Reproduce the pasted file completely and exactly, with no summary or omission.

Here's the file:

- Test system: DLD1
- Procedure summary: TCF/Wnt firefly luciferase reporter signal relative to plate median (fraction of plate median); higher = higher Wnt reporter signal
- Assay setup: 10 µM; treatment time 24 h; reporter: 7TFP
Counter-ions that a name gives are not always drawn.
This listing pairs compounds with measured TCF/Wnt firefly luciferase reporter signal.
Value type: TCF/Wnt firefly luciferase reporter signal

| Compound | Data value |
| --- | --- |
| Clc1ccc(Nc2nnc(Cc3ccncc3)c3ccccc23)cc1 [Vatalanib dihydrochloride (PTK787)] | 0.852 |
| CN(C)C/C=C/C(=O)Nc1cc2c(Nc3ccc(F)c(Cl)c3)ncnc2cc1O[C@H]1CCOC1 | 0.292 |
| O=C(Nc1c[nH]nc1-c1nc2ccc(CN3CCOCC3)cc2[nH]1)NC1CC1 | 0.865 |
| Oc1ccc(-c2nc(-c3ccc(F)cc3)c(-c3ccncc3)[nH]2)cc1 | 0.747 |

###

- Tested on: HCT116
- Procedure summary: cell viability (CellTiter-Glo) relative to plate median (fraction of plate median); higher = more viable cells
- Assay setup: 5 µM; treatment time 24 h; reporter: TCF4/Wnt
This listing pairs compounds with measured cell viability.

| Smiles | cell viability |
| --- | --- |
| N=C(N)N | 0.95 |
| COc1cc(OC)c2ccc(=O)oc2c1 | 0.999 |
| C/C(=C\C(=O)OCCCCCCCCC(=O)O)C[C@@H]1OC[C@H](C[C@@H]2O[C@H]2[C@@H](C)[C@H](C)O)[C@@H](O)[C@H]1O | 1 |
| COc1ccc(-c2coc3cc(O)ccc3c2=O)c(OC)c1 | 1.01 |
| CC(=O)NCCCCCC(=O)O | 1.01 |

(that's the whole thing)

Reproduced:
- Test system: DLD1
- Procedure summary: TCF/Wnt firefly luciferase reporter signal relative to plate median (fraction of plate median); higher = higher Wnt reporter signal
- Assay setup: 10 µM; treatment time 24 h; reporter: 7TFP
Counter-ions that a name gives are not always drawn.
This listing pairs compounds with measured TCF/Wnt firefly luciferase reporter signal.
Value type: TCF/Wnt firefly luciferase reporter signal

| Compound | Data value |
| --- | --- |
| Clc1ccc(Nc2nnc(Cc3ccncc3)c3ccccc23)cc1 [Vatalanib dihydrochloride (PTK787)] | 0.852 |
| CN(C)C/C=C/C(=O)Nc1cc2c(Nc3ccc(F)c(Cl)c3)ncnc2cc1O[C@H]1CCOC1 | 0.292 |
| O=C(Nc1c[nH]nc1-c1nc2ccc(CN3CCOCC3)cc2[nH]1)NC1CC1 | 0.865 |
| Oc1ccc(-c2nc(-c3ccc(F)cc3)c(-c3ccncc3)[nH]2)cc1 | 0.747 |

###

- Tested on: HCT116
- Procedure summary: cell viability (CellTiter-Glo) relative to plate median (fraction of plate median); higher = more viable cells
- Assay setup: 5 µM; treatment time 24 h; reporter: TCF4/Wnt
This listing pairs compounds with measured cell viability.

| Smiles | cell viability |
| --- | --- |
| N=C(N)N | 0.95 |
| COc1cc(OC)c2ccc(=O)oc2c1 | 0.999 |
| C/C(=C\C(=O)OCCCCCCCCC(=O)O)C[C@@H]1OC[C@H](C[C@@H]2O[C@H]2[C@@H](C)[C@H](C)O)[C@@H](O)[C@H]1O | 1 |
| COc1ccc(-c2coc3cc(O)ccc3c2=O)c(OC)c1 | 1.01 |
| CC(=O)NCCCCCC(=O)O | 1.01 |